By Stanley Opara, Okechukwu Nnodim and ‘Femi Asu
Nigeria spent the sum of $1bn as subsidy on kerosene last year, Vice-President Yemi Osinbajo said on Tuesday.
According to him, the massive dependence on kerosene and firewood by millions of households across the country made the Federal Government to spend such an amount subsidising the commodity.
Osinbajo, who spoke at the Domestic Liquefied Petroleum Gas Stakeholders’ Forum organised by his office in collaboration with the Federal Ministry of Petroleum Resources in Abuja, explained that the low level consumption of the LPG by Nigerians was a major reason for the high demand for kerosene and firewood.
“The low LPG consumption in Nigeria has resulted in heavy dependence on kerosene and firewood as primary domestic cooking fuel. The government has undertaken huge subsidy of over $1bn in 2015 on kerosene subsidy,” he stated.
This, he said, was not beneficial for the country economically and health wise, as data at the disposal of the government showed that thousands of women and children had died as a result of diseases caused by firewood and kerosene polluted air.
The vice-president emphasised the need to unlock the domestic LPG value chain, stressing that this was one policy that the current government was passionate about since Nigeria had one of the largest gas reserves in the world.
He stated that the gas sector had the potential to revolutionise Nigeria’s fuel consumption, adding that a gas policy was being developed to address the gas development issues.
Osinbajo also noted that in 2015, operators imported 40 per cent of the total volume of domestic LPG consumed in Nigeria, a development that impacted the country’s foreign exchange reserves adversely.
He stated that the country’s LPG consumption recorded a steady decline until 2007 when the Nigeria Liquefied and Natural Gas Company intervened, adding that since then, the demand for domestic gas had been on the increase.
He said, “In the gas policy, liquefied petroleum gas has been identified as a viable source of stimulation of the socio-economic health of our nation. Nigeria’s LPG consumption had been declining until the NLNG intervened and since then, our LPG consumption has grown from 50 metric tonnes per annum to 400MTPA.
“Though this signifies some improvement in domestic LPG consumption, it translates to a per capita consumption of less than 2.5kg when compared to higher per capita consumption of some African countries. Also, about 40 per cent of our domestic LPG consumption in 2015 was imported, this impacts on our foreign exchange.”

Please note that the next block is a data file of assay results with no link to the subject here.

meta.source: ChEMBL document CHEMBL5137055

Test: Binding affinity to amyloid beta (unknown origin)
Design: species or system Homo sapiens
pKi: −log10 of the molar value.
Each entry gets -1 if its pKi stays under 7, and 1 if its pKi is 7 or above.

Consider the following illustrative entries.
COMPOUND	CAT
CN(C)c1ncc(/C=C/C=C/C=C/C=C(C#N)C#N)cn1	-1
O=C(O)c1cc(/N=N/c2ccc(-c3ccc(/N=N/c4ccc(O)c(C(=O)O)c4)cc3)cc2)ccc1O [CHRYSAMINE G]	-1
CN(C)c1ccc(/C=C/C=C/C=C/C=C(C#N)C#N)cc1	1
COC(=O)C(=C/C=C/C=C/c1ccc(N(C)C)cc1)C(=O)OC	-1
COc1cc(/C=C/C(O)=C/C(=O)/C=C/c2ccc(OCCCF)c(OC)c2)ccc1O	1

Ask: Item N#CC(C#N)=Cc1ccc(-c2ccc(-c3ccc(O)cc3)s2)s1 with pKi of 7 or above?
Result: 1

The Managing Director, NLNG, Mr. Tony Attah, stated that despite the progress recorded in the domestic LPG sub-sector, there were still bottlenecks frustrating the full-fledged development of the market.
Also on Tuesday, Osinbajo said the government hoped to conclude the sale of a $1bn Eurobond by the end of the first quarter of 2017 and would seek to make its foreign exchange market more flexible.
The country is in its deepest recession in 25 years and needs to find money to make up for shortfall in its budget. Its revenues from oil have plunged due to low international prices and militant attacks on the crude-producing heartland, the Niger Delta, cutting output.
To help cover its budget shortfalls, the government was keen to ensure it was collecting taxes efficiently, Osinbajo told Reuters in an interview.
“We will continue to consider the issue of raising tax and raising VAT. But at the moment, we are more concerned with ensuring that we really improve our coverage,” he said, referring to tax collection.
The government began the process of appointing banks for the sale of the Eurobond in September and had said it wanted to issue the bond by the end of the year. It has yet to announce a lender to lead the sale.
“At the very latest, between the end of the year and the first quarter of next year, we will begin to see all that process concluded,” Osinbajo said.
The vice-president said the severe loss of petro-dollars had caused serious foreign exchange shortages and had been worsened by attacks on oil pipelines and export terminals.
The government had wanted to issue the Eurobond to help plug a gap in its record N6.06tn budget this year, in addition to tapping concessionary loans from the World Bank and China as its oil revenues fell.
So far, only the African Development Bank has come to its aid, approving a $600m loan, the first tranche of a total $1bn package.
Osinbajo also said his office was working with the central bank to make the foreign exchange market more flexible and more reflective of actual demand and supply.
The regulator in June officially ended its policy of pegging, or fixing, the naira’s exchange rate at 197 per dollar to let the currency float freely. But the exchange rate has since been stuck at N305 to N315 on the official market due to dollar shortages, while on the black market, the naira is changing hands at 470 per dollar.
Nigeria’s crude production, which was 2.1 million bpd at the start of 2016, fell by around a third in the summer following a series of attacks by Niger Delta militants who want a greater share of the country’s energy wealth to go to the impoverished southern oil-producing region.
“At one point, we were losing almost one million barrels per day, which translated to 60 per cent of oil revenues…and that affects the availability of dollars,” Osinbajo said.
He also said the government was prepared to talk with the militants but that maintaining security was essential for law enforcement.